According to a suit filed in the Harris County state district court in Texas, Williams gave Marzouki a 10.04 carat engagement ring worth $785,000 in February of 2012. When their relationship ended in January of 2013, Marzouki refused to give the ring back. The lawsuit alleges that Marzouki never intended to marry Williams, but was in a relationship with him just to acquire gifts. It also alleges she charged $108,000 to an American Express card he gave her, and $230,000 in other luxury items.
Both etiquette and laws dictate whether engagement rings should be returned. Emily Post says to give the ring back.
"If the engagement should be so unfortunate as to be broken off, the engagement ring and all other gifts of value must be returned," Post wrote in her 1922 book, "Etiquette."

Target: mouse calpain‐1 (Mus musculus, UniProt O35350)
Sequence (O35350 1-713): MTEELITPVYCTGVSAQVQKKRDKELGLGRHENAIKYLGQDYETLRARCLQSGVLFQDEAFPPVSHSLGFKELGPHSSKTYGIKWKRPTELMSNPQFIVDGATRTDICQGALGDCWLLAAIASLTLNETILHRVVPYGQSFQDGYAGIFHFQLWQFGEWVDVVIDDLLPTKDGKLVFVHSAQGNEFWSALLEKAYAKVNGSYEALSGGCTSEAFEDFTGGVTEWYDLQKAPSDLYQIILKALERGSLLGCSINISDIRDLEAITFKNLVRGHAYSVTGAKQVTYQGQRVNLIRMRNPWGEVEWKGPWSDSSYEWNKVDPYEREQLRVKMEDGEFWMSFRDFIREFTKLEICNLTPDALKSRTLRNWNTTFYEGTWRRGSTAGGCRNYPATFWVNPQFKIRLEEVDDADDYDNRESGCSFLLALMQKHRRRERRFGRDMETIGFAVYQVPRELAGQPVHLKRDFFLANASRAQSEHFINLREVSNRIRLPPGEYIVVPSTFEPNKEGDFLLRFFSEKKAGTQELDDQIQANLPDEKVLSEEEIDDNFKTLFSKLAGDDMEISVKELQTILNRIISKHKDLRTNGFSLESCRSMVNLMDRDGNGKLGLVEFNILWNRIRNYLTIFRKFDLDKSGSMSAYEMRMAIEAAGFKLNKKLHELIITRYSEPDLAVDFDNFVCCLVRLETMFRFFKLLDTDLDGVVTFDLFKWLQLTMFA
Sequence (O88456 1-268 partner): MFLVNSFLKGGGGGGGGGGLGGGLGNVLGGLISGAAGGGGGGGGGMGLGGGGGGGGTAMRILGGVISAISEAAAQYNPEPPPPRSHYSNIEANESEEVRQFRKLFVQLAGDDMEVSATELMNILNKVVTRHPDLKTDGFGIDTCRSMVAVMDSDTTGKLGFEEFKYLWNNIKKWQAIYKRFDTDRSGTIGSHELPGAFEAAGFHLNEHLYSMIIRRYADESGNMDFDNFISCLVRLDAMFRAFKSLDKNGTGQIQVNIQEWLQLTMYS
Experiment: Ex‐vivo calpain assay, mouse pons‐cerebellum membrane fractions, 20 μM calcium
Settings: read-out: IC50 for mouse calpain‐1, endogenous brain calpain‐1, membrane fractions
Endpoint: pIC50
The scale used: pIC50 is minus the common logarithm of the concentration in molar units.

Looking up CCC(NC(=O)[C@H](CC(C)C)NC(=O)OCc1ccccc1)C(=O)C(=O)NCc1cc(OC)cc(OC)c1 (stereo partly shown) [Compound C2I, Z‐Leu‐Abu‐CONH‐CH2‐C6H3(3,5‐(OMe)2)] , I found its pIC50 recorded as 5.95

But Post also warned that a woman shouldn't receive a fur coat from her intended because it would start out their lives "on a false basis." Perhaps her advice isn't the best to consult. This dispute is already in court, so what does the law say?
It depends on the intent of the gift at the time it was given. If the ring is viewed as a gift, Williams may be out $785,000. Texas has taken circumstances of the break-up and ring-giving into account in past lawsuits. Williams' suit says Marzouki had agreed to return the ring if their engagement was broken.
Even if Williams gets the ring back, it's still going to be an expensive, public lesson that he could have learned from Beyoncé. Mario, only put a ring on it if you really, really like it.
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